TAMC promotes brain injury services, awareness

| March 29, 2013 | 0 Comments
Denby Fukuda Rall (right), chief of the Audiology Clinic, TAMC, assists Sgt. 1st Class David Paz in a general balance test during a Brain Injury Awareness Open House, March 21. Paz is wearing a pair of frenzel glasses, which are used during vestibular bedside testing to illuminate the eyes and suppress fixation.

Denby Fukuda Rall (right), chief of the Audiology Clinic, TAMC, assists Sgt. 1st Class David Paz in a general balance test during a Brain Injury Awareness Open House, March 21. Paz is wearing a pair of frenzel glasses, which are used during vestibular bedside testing to illuminate the eyes and suppress fixation.

 

Petty Officer 1st Class
Cynthia Clark
Defense Media Activity

HONOLULU — The Traumatic Brain Injury (TBI) Clinic at Tripler Army Medical Center hosted an open house in honor of Brain Injury Awareness Month, March 21.

A TBI is a blow or jolt to the head that disrupts the function of the brain, which ranges from mild, medium to severe.

“It’s not a well-known problem,” said Dr. Sarah Miyahira, regional director for TBI clinics in the Pacific region. “We’re inviting patients, we’re inviting providers and we’re inviting anybody who’s interested. We want them to take a look at some of the demonstrations we’re having by various specialty clinics we have here that treat TBI.”

The clinic at TAMC does more than just treat these injuries; it provides a comprehensive and multifaceted program of treatment if a service or family member experiences a TBI.

“The clinic actually provides not just an evaluation or an assessment to determine a diagnosis,” Miyahira explained. “We have a whole panel of providers in specialty areas that can provide additional services, once we know what the symptoms are that people are experiencing, what the level of severity might be, whether or not they have a history of other concussions.”

The services offered by the Tripler TBI Clinic include occupational, speech and physical therapy; neurological services; ear, nose and throat consultations; case management; optometry; patient tracking; and patient and family education.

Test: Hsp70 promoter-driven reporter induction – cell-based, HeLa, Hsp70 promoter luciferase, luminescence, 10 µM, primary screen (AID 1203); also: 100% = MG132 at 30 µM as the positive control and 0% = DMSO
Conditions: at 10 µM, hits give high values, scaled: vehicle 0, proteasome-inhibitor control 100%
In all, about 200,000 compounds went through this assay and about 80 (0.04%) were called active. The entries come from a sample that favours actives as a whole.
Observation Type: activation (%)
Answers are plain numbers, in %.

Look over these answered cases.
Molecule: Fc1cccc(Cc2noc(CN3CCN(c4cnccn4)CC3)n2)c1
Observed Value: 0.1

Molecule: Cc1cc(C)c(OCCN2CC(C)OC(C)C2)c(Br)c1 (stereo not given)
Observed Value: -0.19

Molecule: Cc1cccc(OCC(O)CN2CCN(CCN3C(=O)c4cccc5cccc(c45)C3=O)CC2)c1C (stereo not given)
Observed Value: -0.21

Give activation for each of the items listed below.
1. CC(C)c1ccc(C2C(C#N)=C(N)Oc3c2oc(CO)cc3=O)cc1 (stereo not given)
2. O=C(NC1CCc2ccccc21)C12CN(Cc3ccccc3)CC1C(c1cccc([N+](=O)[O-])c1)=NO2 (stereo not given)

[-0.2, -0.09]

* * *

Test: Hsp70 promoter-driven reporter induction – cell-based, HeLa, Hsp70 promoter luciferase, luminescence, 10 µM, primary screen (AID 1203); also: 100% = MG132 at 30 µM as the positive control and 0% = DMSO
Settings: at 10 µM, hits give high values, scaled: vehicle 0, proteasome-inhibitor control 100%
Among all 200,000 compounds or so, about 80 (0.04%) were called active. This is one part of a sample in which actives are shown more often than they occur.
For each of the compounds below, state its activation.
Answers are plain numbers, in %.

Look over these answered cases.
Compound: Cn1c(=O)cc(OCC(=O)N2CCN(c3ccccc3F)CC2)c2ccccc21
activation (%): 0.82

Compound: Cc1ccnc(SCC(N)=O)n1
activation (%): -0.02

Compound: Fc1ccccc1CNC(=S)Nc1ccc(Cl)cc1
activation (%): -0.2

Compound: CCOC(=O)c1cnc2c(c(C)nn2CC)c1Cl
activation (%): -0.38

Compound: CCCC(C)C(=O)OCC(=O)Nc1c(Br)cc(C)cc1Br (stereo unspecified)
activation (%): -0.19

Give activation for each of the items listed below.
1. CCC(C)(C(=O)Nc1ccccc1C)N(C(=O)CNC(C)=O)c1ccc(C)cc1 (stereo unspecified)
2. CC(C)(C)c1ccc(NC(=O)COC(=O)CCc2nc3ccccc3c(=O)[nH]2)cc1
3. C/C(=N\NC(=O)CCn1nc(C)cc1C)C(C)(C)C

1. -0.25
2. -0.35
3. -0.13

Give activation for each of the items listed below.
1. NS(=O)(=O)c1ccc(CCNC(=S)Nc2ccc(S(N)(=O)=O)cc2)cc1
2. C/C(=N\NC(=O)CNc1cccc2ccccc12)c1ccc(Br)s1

Miyahira wants the Pacific to know, the services offered by her clinic are not confined.

The Pacific Regional Medical Command's Traumatic Brain Injury (TBI) program held a Brain Injury Awareness Open House at TAMC, March 21, to help educate beneficiaries on what brain injury services and support are available. (Photos by U.S. Air Force Tech. Sgt. Michael Holzworth)

The Pacific Regional Medical Command’s Traumatic Brain Injury (TBI) program held a Brain Injury Awareness Open House at TAMC, March 21, to help educate beneficiaries on what brain injury services and support are available. (Photos by U.S. Air Force Tech. Sgt. Michael Holzworth)

“The services that Tripler offers are not limited to someone coming here,” she explained. “We do a lot of services for American Samoa through tele-health, and we do consultations with the other military treatment centers in Japan, Korea and Okinawa, in regards to TBI.

“We also assist other providers, and sometimes we even do a consultation with the patients themselves, in terms of rehabilitation treatment that they don’t have on site there,” Miyahira added.

TBI-related injuries don’t necessarily happen on the battlefield. According to Dr. Gregory Johnson, medical director of the Concussion Clinic, 80 percent happen in places other than combat.

“We see a number of motor vehicle accidents, falls, sports injuries, training accidents, things like that,” said Johnson. “We get a variety, and we see all ages and all branches of the military here.”

Another important aspect of TBI awareness is not only to know the various places these injuries can happen, but to ensure you know the signs and symptoms, no matter what the situation or who may have hit their head.

“(Be) aware or (seek) care if you do have an alteration of consciousness … dazed, confused, getting your bell rung … any type of injury that would signify a concussion,” Johnson said. “We would like everyone to be seen early, but almost everyone with a mild injury gets better.”

Miyahira stressed some of the symptoms to look for if you’re present in the instance someone does hit their head.

“You want to look for the acute signs in terms of whether or not they black out, in other words, if they lose consciousness,” she explained. “You also want to notice if they do seem stunned and not really aware in those few moments that’s where they are.

“You can ask them who they are, where they are, if they know what’s going on, basically,” she continued. “After a few hours, you want to keep them quiet; you want to keep them from being involved in too much activity, such as brain activity, physical activity. Rest is really important.”

For more details, the Defense and Veterans Brain Injury Center, or DVBIC, assists DOD and Veterans Affairs in optimizing care of service members and veterans who have sustained a TBI, at home and in a deployed setting, through state-of-the-art clinical care, innovative research, care coordination, educational tools and resources.

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Category: Education, Health

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